The Sangha is gathered together at Magnolia Grove Monastery in Batesville, Mississippi during the 2011 US Teaching Tour with the theme Cultivating the Mind of Love. This 85-minute dharma talk is from September 29, 2011 and both the audio and video are available in this post.

We begin with a 27-minute teaching for the children present at the retreat. Of course, everyone can benefit and enjoy this teaching regardless of age.

When you love someone, what can you offer them? What is the most precious thing we can offer them? Thay offers a story of an unhappy child and his father – what does the child want for his birthday?

The first mantra of Plum Village is “Darling, I am here for you.” In order to do this, you really have to be present. We should all memorize this mantra. This is a meditation and does not take time and money. Mindfulness helps you to be there.

Thay teaches us about how and why to use pebble meditation. The first pebble represents a flower. What is a true flower? And the second pebble represents a mountain. Cultivating our stability. The next pebble represents still water. The last pebble represents space. Open your heart. A child can very easily lead pebble meditation.

We continue teachings on breathing exercises. This morning the guided meditation explored the first four exercises of mindful breathing. These first four have to do with the body. We first recognize our in-breath and our out-breath. What is the intention of this exercise? Then we move to breathing-in, I follow my breath all the way through. During this time, there is no interruption. You only follow the breathing.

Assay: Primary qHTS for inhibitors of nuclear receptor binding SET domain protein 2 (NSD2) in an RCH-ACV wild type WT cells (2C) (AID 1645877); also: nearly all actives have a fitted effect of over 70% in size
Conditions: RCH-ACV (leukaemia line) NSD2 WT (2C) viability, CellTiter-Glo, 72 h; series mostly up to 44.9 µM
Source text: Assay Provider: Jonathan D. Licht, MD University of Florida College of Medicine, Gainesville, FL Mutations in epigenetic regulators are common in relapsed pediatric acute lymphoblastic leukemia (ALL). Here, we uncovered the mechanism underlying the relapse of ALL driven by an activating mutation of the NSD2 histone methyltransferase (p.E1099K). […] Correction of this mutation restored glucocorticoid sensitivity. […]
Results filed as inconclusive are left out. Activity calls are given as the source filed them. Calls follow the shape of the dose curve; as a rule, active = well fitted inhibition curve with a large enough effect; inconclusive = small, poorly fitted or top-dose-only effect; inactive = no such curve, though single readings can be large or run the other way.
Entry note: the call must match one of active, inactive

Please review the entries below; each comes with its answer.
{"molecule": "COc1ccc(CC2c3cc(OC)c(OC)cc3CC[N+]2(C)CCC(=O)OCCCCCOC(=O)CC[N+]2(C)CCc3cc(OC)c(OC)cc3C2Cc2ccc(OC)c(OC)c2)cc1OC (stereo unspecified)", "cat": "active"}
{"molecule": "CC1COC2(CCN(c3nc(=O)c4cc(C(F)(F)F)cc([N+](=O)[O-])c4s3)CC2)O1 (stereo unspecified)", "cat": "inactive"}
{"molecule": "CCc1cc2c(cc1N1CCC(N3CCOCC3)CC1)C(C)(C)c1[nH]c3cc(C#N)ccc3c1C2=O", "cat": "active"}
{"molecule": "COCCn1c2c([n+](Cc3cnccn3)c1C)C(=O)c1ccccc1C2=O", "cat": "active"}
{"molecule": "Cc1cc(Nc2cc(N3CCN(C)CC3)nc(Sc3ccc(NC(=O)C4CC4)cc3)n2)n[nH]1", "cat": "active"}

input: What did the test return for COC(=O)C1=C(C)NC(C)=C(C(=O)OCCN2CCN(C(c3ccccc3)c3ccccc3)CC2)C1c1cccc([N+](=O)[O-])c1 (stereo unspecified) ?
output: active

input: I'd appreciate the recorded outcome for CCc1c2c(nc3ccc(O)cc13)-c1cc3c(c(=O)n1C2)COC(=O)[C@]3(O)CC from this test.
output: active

With the third, we are aware of our body. Mind and body are together. To restore the oneness. And our body is a wonder. Thay shares of a recent visit to the Googleplex. Practiced these breathing exercises, especially helping them connect with the body as described in the third exercise. It is a reconciliation between the mind and the body. The fourth exercise is breathing in, I release the tension in my body. This practice is very relevant to our time. We can reduce the amount of pain.

Contemplation of the body. Revisit all parts of our body. How do we do this?

The next set of exercises are designed to help us handle our feelings.

5. Generating joy
6. Generating happiness
7. Recognize a painful feeling
8. Embrace a painful feeling

Can we recognize the conditions of joy and happiness? Living happily in the present moment. This is found right in the Sutra and is especially relevant for business people.

Mindfulness is being able to go home to the present moment. Mindfulness is not something you can buy. When you are mindful, you are there with your body. Mindfulness and concentration are two sources of happiness. Another practice is that of letting go. Here we have the teaching on the farmer who has lost his cows. To know our obstacles is also a path to knowing our happiness. Letting go is a good practice.